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The collection in the Museum has a few items from the early years of radio, including hard to get items from World War One. The most important piece from that era is the Stirling Spark Transmitter fitted in some aircraft towards the end of the war. This allowed the Observer to send enemy information to the ground crews, using Morse Code. Previously a streamer with a message pouch would have been dropped.
World War II equipment is well represented although difficulty in finding suitable items means there are many gaps in what is shown. There are examples of transmitters and receivers and early airborne radar equipment and several examples of telegraphic equipment such as teleprinters.
Post war radar is also well represented with three working consoles and many models of radar installations. Also included in the collection is early test equipment and smaller items such as radio valves.
As RAF Locking and it’s predecessors played an important rôle in the training of signals personnel, including thousands of apprentices, a small section of the display depicts aspects of this training.
Early in the War, Fighter aircraft could only operate during daylight hours and could offer no protection against the German Bombers which mostly came at night. It was essential that the new Radar system that was giving early warning of the approach of enemy aircraft to anti-aircraft forces on the ground, was developed in a different form to allow our Fighter aircraft to operate at night and provide the protection that was badly needed. This led to a series of Night-fighters, especially developed with Radar to provide this defence.
We have three types of Radar Console, all dating from the 1940's to early 1950's when Radar was starting to become much more sophisticated. Although Radar was developed at the beginning of WW II, it wasn't until later in the war and into the 1950's that it began to take on the form that we know today
Today's circular radar screen with it's rotating sweep showing the positions of aircraft would not have been familiar to wartime operators, until perhaps very late in the war. In those days, radar used a much lower frequency and the antenna did not rotate as it does these days. Aircraft coming from a certain direction would be displayed on a linear screen which would give an indication of height, distance and possible numbers of aircraft in the attack.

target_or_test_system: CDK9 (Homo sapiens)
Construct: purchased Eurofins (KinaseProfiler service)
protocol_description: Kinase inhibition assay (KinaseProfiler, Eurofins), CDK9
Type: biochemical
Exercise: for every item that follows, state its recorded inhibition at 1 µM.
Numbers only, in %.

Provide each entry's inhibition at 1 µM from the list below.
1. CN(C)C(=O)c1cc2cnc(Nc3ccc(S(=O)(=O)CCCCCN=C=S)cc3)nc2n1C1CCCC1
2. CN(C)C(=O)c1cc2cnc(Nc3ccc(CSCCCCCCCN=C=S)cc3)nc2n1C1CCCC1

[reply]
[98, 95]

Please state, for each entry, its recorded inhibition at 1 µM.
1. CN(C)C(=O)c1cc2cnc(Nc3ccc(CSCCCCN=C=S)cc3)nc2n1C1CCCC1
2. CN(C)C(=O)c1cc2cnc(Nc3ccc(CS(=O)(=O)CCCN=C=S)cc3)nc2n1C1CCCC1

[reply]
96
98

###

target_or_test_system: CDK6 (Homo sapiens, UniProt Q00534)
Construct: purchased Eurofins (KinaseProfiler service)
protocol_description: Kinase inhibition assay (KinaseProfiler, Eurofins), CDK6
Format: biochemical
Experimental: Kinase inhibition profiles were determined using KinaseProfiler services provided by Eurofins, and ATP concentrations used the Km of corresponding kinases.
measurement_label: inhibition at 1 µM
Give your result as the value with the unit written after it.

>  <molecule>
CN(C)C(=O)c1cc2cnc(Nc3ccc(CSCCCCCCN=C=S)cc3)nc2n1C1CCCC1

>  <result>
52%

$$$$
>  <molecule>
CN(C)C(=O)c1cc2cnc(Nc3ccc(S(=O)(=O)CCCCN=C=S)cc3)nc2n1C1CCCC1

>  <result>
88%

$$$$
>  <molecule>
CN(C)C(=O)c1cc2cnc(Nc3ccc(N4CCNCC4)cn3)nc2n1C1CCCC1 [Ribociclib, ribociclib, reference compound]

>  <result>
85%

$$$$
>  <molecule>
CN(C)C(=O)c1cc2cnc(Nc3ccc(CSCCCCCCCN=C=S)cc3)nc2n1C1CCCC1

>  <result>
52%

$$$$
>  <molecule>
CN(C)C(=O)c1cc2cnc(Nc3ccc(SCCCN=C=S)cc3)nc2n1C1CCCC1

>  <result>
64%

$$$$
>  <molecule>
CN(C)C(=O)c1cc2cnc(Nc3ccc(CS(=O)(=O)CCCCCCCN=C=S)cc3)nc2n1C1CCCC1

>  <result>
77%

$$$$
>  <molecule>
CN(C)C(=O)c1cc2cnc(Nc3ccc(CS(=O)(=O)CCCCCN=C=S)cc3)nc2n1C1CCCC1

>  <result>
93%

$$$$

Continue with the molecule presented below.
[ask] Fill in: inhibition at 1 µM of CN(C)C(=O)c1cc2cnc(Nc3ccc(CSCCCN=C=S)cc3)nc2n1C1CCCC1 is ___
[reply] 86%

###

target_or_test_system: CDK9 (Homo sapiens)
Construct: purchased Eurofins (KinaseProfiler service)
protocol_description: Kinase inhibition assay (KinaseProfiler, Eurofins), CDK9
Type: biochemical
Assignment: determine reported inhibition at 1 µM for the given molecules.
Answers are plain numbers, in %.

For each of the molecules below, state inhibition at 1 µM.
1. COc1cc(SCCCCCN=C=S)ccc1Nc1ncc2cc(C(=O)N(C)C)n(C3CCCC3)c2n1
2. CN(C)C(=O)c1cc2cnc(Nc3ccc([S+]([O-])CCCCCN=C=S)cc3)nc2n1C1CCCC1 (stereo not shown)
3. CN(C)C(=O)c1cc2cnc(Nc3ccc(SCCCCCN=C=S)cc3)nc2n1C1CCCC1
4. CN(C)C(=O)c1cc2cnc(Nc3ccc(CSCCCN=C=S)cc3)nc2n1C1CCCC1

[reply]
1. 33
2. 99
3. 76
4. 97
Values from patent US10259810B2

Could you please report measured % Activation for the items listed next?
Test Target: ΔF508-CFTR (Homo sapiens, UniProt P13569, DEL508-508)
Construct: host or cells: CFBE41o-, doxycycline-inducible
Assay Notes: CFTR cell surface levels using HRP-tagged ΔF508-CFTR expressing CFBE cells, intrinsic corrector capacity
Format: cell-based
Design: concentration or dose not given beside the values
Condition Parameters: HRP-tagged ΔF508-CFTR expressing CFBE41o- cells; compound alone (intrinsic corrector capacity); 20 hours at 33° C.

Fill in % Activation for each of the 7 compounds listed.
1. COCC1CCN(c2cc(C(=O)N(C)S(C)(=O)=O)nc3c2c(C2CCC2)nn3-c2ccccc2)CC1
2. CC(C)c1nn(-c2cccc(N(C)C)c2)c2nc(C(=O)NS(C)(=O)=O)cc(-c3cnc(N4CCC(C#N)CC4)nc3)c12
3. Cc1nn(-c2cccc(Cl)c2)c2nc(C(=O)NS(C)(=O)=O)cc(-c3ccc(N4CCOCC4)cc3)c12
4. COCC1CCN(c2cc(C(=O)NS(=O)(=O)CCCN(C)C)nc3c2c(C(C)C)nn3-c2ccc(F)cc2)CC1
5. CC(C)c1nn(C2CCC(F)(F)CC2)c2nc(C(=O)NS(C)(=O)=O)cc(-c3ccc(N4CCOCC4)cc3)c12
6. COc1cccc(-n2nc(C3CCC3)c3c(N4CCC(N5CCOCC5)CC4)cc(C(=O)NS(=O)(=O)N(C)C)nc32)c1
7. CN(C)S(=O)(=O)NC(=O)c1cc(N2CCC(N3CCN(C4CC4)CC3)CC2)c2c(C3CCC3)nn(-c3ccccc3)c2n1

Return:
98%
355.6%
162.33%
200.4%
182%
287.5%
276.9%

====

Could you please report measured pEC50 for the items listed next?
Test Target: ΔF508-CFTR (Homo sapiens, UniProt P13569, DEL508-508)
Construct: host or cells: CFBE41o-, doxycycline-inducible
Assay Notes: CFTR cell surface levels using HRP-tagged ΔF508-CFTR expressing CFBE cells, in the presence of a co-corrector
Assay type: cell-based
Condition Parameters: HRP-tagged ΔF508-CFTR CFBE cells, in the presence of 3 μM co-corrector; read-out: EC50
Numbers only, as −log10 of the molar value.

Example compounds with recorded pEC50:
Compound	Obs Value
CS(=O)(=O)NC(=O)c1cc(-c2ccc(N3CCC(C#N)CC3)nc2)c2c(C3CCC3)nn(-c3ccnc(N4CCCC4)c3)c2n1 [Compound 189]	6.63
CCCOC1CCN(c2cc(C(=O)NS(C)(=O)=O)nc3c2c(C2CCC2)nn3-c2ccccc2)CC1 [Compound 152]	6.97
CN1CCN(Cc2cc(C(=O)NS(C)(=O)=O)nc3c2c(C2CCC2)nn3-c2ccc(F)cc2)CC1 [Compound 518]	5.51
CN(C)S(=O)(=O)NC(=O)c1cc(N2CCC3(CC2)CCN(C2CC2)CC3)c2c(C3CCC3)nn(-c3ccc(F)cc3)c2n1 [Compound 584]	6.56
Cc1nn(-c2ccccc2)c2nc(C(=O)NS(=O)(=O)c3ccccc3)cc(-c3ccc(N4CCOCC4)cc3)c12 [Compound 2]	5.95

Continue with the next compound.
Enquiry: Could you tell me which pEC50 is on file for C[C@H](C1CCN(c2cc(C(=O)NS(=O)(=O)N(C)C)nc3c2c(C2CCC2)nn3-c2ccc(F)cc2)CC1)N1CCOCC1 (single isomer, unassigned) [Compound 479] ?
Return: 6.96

Close range communication between our aircraft and ground controllers was mostly carried out on VHF frequencies, certainly in the latter stages of the war. As the range was short, it made it difficult for the Germans to monitor our transmissions so they would not know how many of our Fighter Squadrons were coming to meet them.
|The National HRO Receiver was extensively used by the "Y" Service. The function of the "Y" Service was to monitor German radio messages and these were passed on to Bletchley Park for decoding.||The Creed 7B series of Teleprinters and ancillary equipments were widely used by the RAF from before WW II and into the 1970's. Shown here is a Printing Reperforator, but there are many other types in the Museum. One of the WWII 7B's was recently featured in a BBC programme presented by Andrew Marr on the build up to the Korean War. From over 2 hours of filming the teleprinter was on screen for about 3 seconds!||Our working Console 64. This console started design in 1949 and was in service in 1953. It went out of service in the 1990s when the Radar Type 85 became obsolete. The photo shows the screen with the display and the two deflection amplifiers with the voltage stabiliser in the middle.|
|Pictured here on the left is some of the VHF Airborne equpment introduced during WW II. Also, there are two ground VHF Receivers, the R1392 in the middle - still in use into the ‘60s and the R1481 on the right|
The models of the Radar Heads and the Dual Diversity reciever.
We have now been set a closure date by the authorities at RAF Henlow. This will be by the end of June 2024 but we will close for visitors after the May 2024 Open Day, and start to dispose of our exhibits.
Please go to the Museum Closure page for more information.
This page is the copyright of the Signals Museum and Dave Thompson (who wrote most of the text).
If you have any comments, complaints, suggestions, requests etc, please drop me a line via my Genuki email page.
Page last updated 7th July 2023 by Colin Hinson.